Enjoying ad-free content?
Since July 1, 2024, we have disabled all ads to improve your reading experience.
This commitment costs us $10,000 a month. Your support can help us fill the gap.
Support us
Our journalism is banned in Russia. We need your help to keep providing you with the truth.

Russian Orthodox Nationalists Hope for Tsar's Return

Procession of the Union of Orthodox Banner Bearers/ Yuvenalyus/ Wikimedia Commons

Their slogan is Orthodoxy or Death. They are convinced Russia should be ruled by an autocratic monarch. They believe the coming of a new tsar may be imminent.

The Union of Orthodox Banner Bearers is a small fringe group of Russian nationalists with no political power that stages processions, rallies and even burns books to promote their views.

Clad in all-black and marching with their Orthodox banners, the group pairs a biker club's aesthetic with the gold of religious icons.

"We are striving for the restoration of an autocratic monarchy. Like the one we had under our tsars," Leonid Simonovich-Nikshich, the group's white-bearded leader, said.

"It is only possible through the church. In no way is this possible in a political secular way because that would be a dictator," he said.

Its leaders say they are unsure how a shift to a monarchy might come about, with some members seeing the change emerging from a bloody social convulsion and others simply praying for it to happen.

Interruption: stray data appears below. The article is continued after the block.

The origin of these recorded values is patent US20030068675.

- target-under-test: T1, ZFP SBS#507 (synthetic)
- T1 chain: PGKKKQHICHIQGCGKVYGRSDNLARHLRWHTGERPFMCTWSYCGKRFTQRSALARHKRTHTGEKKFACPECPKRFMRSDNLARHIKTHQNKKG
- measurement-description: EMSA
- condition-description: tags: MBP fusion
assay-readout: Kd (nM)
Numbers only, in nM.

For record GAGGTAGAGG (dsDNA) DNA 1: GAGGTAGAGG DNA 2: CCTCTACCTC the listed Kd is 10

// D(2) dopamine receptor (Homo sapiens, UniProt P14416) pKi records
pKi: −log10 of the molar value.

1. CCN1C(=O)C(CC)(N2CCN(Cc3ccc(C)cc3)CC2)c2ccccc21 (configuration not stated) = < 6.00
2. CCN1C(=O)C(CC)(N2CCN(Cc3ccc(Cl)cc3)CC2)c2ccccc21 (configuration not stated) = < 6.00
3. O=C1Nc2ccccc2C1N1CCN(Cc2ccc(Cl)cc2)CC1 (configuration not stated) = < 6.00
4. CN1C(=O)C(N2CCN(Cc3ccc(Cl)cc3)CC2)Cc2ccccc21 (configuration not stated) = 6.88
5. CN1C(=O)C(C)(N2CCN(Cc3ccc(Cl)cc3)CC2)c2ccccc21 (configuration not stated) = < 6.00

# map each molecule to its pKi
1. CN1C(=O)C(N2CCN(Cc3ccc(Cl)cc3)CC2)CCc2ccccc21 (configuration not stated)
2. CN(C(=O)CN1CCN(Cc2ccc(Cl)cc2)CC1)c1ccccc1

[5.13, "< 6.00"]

Ultra nationalist politician Vladimir Zhirinovsky has referred to Putin as a modern-day tsar, but the Orthodox group's political allegiances are unclear and it is not suggesting that the Russian president head an autocratic monarchy.

The group held a religious procession at a monastery in Moscow last month to mark one of the most important recent dates in their calendar: the 100-year anniversary of the murder by the Bolsheviks of Russia's last monarch, Tsar Nicholas II.

The tsar, his wife and five children were shot on the night of July 16-17, 1918, in the basement of a merchant's house in the city of Yekaterinburg, 1,450 kilometers (900 miles) east of Moscow.

After the collapse of the Soviet Union and the state atheism it espoused, the church canonized the tsar and his family, and his popularity as a historical figure has grown amid a Russian Orthodox Church resurgence under President Vladimir Putin.

Russian religious conservatives last year waged a campaign to block the release of "Matilda," a Russian movie the Union of Orthodox Banner Bearers described as blasphemous for its depiction of a romance between the tsar and a young ballerina.

The group did not attend the main memorial event in Yekaterinburg to mark the centenary of his murder however.

It was told it would not be allowed to raise its standards — some of which feature skulls and radical slogans like Orthodoxy or Death — at the event, Igor Miroshnichenko, a member of the group, said.

Instead, the group gathered at the Andronikov Monastery of the Savior in Moscow on July 17 where they marched with tall crosses and standards depicting Russia's last tsar.

… we have a small favor to ask. As you may have heard, The Moscow Times, an independent news source for over 30 years, has been unjustly branded as a "foreign agent" by the Russian government. This blatant attempt to silence our voice is a direct assault on the integrity of journalism and the values we hold dear.

We, the journalists of The Moscow Times, refuse to be silenced. Our commitment to providing accurate and unbiased reporting on Russia remains unshaken. But we need your help to continue our critical mission.

Your support, no matter how small, makes a world of difference. If you can, please support us monthly starting from just $2. It's quick to set up, and you can be confident that you're making a significant impact every month by supporting open, independent journalism. Thank you.

paiment methods
Not ready to support today?
Remind me later.

Read more